Thursday, December 23, 2010


It will soon be Christmas Day, and the months of hoopla surrounding the season, starting with the first sign of decorations in the stores in September, then Black Friday and Cyber Monday, and the ringing of the bells and stringing of lights, and the constant media bombardment telling you how your kids won't love you unless you buy them this, or that Christmas is "under attack," will finally end. Peace will reign... until New Year's Eve.

While Christmas is a Christian holiday, it has more to do with the season that it has to do with the birth of Jesus. He, Son of God, and Savior of Mankind, was born, lived, and died, and the Biblical accounts give us no firm dates as to when this all transpired. December 25th was picked arbitrarily, to co-opt the pagan solstice celebrations, and to unify the disparate celebrations of the time into a coherent message that promoted Christian value, to give the Roman Catholic church strength in the eyes of the world. So, from its very beginning, the day has been less about the man it celebrates, and more about the people who celebrate it. That the trend should continue to this very day, and widen and expand to turn an otherwise "holy" day into a glorified shopping spree, is a sign that the message got confused with the messenger.

The birth of Jesus, his subsequent life, death, and rebirth, is not important for the story, though the story is certainly what is focused on, especially this time of year. The problem -- if it can be said to be a problem -- with Biblical scripture, is that too often people are more interested in the words and phrases and passages than their meaning. They excise what matters to them, what points to their way of thinking, and ignore the greater context that those passages reside in, the things that give them meaning. This is not a problem faced solely by Christianity; many of the world's religions, save perhaps Buddhism, are driven more by a fight over the meaning of random passages that plural context.

The story of Jesus' birth tell us that he came from the humblest surroundings. He saw with his own eyes, the poverty, the rejection, the hypocrisy, and the lassitude suffered by those around him. He experienced hard life, and was taught by a simple carpenter the value of craftsmanship and giving of himself. He read his Jewish scripture, saw that it had greater meaning, meaning ignored by the religious authorities of the day. He passed from manhood to godhood, endowed by his faith and belief with divine wisdom and power, fed by those he encountered, who heard his words and gained form his strength. He made no pretensions, he did not trade upon being the Son of God, and he preached a simple message to all who would listen: be good to yourselves, be good to others, work together, be as one. He saw no difference in people, from the leper to the lawgiver, from the priest to the pauper; he regarded everyone as a child of God, all equal in His eyes, no matter who they were or what they believed. He knew, if people opened up their hearts, they would know the joy that comes from the fellowship of Mankind.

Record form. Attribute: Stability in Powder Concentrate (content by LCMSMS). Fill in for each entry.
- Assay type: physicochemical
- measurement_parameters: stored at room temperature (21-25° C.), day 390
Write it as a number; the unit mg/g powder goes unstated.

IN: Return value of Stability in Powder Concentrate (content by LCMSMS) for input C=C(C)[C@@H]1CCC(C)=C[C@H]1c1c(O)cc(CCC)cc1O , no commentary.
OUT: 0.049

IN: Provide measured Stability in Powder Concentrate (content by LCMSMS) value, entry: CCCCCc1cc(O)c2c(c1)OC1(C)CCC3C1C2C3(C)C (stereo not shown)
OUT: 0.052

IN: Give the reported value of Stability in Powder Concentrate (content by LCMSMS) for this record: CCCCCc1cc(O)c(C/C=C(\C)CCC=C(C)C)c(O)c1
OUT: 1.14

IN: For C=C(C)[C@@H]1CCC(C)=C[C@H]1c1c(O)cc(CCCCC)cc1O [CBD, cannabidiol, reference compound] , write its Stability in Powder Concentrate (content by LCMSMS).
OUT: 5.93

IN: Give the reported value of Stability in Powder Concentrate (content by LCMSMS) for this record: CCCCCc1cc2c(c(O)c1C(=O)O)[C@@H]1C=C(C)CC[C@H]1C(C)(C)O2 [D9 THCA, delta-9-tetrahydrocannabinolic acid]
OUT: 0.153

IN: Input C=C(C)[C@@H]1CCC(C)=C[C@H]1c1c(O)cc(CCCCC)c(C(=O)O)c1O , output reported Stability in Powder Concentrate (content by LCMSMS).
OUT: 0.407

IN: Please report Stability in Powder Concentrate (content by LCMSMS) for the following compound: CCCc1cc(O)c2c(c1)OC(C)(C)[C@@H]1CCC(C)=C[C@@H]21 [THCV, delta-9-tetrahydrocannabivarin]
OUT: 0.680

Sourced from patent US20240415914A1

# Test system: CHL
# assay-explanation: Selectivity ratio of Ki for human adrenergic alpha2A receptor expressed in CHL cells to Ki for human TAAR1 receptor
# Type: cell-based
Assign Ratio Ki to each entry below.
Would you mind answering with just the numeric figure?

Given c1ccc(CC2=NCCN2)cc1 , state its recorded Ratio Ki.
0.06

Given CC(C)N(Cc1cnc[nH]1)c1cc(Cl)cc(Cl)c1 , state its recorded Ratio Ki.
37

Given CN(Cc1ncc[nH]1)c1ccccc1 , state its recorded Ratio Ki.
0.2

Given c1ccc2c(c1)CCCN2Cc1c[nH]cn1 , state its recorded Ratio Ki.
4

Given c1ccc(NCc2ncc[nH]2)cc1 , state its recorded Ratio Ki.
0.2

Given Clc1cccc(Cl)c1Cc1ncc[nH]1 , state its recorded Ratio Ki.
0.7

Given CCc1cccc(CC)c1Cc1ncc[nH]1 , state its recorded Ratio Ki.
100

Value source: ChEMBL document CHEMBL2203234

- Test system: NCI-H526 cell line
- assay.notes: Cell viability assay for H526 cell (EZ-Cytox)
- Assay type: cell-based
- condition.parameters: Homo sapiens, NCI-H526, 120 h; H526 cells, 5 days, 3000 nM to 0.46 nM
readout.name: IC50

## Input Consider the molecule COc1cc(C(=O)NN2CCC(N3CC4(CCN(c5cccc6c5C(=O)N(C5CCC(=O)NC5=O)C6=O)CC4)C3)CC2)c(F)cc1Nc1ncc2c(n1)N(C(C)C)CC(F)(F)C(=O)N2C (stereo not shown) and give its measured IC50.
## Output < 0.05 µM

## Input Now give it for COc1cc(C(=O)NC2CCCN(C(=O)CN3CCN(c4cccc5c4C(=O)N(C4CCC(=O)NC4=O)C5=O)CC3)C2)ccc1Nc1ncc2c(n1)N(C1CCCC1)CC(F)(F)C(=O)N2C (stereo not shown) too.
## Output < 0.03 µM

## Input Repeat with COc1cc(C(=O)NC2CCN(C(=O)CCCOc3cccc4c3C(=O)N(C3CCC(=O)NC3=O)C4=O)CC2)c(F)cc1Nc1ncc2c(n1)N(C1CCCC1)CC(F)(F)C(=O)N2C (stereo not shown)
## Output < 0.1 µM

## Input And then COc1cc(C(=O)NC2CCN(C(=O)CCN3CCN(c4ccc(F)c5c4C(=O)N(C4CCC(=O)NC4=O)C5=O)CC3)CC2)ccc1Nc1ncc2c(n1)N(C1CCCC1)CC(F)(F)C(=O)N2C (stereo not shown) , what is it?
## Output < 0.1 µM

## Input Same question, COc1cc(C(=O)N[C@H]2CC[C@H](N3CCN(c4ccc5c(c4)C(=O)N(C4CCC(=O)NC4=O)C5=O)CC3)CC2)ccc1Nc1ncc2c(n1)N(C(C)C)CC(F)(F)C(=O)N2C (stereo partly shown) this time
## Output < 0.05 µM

The story of Jesus' death, is the story of taking all that he had learned, all he had absorbed, all the he had preached, and showing the way to those around him. He knew the end would come, but had no idea what course it would take. At every stage, it was a revelation to him, as the cruelty and dispassion of others was heaped upon him. He took it, took it all, trod the ground willingly to his doom, all the while praying for those who would scorn and abuse him. In the end, they did the most heinous thing, and crucified him. Even at the end, hung upon a cross, bleeding from a wound in his side, crown of thorns pressed tightly against his head, enduring the pain while the crowd jeered and wailed, his thoughts were not for himself, but for others. "Forgive them, for they know not what they do."

Whether you are Christian or not, whether you believe in Jesus as man or god or fairy story, whether you believe in any god at all, is irrelevant to what Christmas truly means. It goes beyond being merely the  celebration of the birth of one religion's savior, beyond the cold of Winter, beyond celebration. It is a reinforcement for all to see, of the things we surely must know deep in our hearts: we are one of many, we are all in this together, we owe each other everything. No one exists in isolation in this world, from the clothes you wear, to the electricity you use, to the food you consume, to the country you live in, you and I are dependent on others for virtually everything we have. Where people do not have, where people feel want, it is because we have shirked our human duty, by-passing the admonition of the Golden Rule to do unto others as we would have them do unto us.

To you and yours and all people everywhere, I wish you peace and love and a Merry Christmas.

1 comment:

  1. Where people do not have, where people feel want, it is because we have shirked our human duty

    Yes - and thank you.

    And a very merry, wonderful Christmas, my friend.a